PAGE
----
Is This The Four-Month Sleep Regression?
Why is my baby waking every hour or two in the night? Or popping back wide awake when I lay them down for sleep? And now my baby can’t nap longer than 20 or 30 minutes! Why is my baby’s sleep so unpredictable? I never know what’s going to happen, night after night! Are you asking yourself these questions? If so, you may be experiencing the dreaded four-month regression.
What Are Signs?
Your baby was sleeping longer stretches at night. Then they started waking several times a night, all over again. On top of it all, now they take longer and longer to fall asleep at bedtime. Or they pop back open wide awake as soon as you lay them down asleep.
The Four-Month Regression Is A Sleep Milestone.
The four-month sleep regression is in fact, not a regression at all. It is a sleep milestone. Baby’s sleep patterns become more adult-like, and they stay that way for the rest of their life.
Newborn Sleep Is Different
When your baby was a newborn, chances are they could fall asleep faster than now. Chances are, it was easier to get your child to fall asleep than it is now. You could rock your baby, nurse your baby, or bounce your baby to sleep. Most newborns fall asleep faster than older babies. Newborns also stay asleep when transferred from an in-arms position.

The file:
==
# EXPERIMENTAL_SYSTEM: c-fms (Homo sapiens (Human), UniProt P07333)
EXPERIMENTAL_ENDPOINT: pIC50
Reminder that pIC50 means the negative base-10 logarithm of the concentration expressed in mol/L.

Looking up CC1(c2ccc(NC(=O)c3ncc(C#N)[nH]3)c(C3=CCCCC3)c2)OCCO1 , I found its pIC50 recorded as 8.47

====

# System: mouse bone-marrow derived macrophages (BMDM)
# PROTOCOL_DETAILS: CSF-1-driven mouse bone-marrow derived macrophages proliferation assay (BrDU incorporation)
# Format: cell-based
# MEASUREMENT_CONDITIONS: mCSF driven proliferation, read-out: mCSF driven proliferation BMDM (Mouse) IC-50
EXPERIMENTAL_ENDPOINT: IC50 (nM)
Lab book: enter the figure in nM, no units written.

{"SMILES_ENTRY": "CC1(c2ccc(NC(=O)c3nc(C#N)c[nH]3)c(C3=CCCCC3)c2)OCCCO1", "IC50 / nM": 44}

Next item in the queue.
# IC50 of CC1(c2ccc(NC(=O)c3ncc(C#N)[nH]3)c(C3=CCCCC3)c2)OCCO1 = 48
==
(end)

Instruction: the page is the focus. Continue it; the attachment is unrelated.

Newborn Sleep Patterns
The National Sleep Foundation says that newborn babies spend 50% of their sleep time in REM sleep. They spend the other 50% in NREM, which is quiet sleep. Adults spend only 20 to 25 percent of the night in REM sleep. This means that newborns cycle faster through the lighter stages of sleep. It’s easier and faster for them to fall asleep and they are less likely to wake when transferred.
Babies’ Sleep Patterns Change
By six months, babies spend only 30% of their sleep in REM. Around the third or fourth month of a baby’s life, their brain begins to mature. Their sleep patterns become more adult-like.
Baby spends less total sleep time in REM. It takes longer to move from Stage 1 Sleep, (the lightest of the sleep stages) to Stage 2 sleep. Stage 3 is deep sleep.
If your baby wakes shortly after going to sleep, they haven’t quite made it to deeper sleep. It’s most likely that the change in environment roused them from a sleep state.
They may have fallen asleep in an in-arms position, to have woken in their beds. Or they may have fallen asleep (or become drowsy) in another manner, only to wake shortly after. Their perceived environment is different when they wake, and the change is startling.
How Can I Help My Baby Sleep Better?
It can be troubling for both the child and the parent if they don’t know how to go back to sleep.
And because this regression is a sleep milestone, it doesn’t end on its own one day. But babies can learn to connect their sleep cycles and start to sleep much better.
We all experience normal, partial arousals in the night. Adults wake 2 to 8 times a night. Because most of us know how to get ourselves back to sleep, we are rarely aware of waking.
If a child hasn’t had practice going from drowsy to asleep on their own, it can become a problem. It isn’t that your baby now wakes more often. It’s that they don’t know how to get back to sleep on their own. They look for whatever has helped them go to sleep. These things are their “sleep props.” Sleep props are most often parent-led sleep associations. Bouncing, cuddling, rocking, nursing, bottles, and more.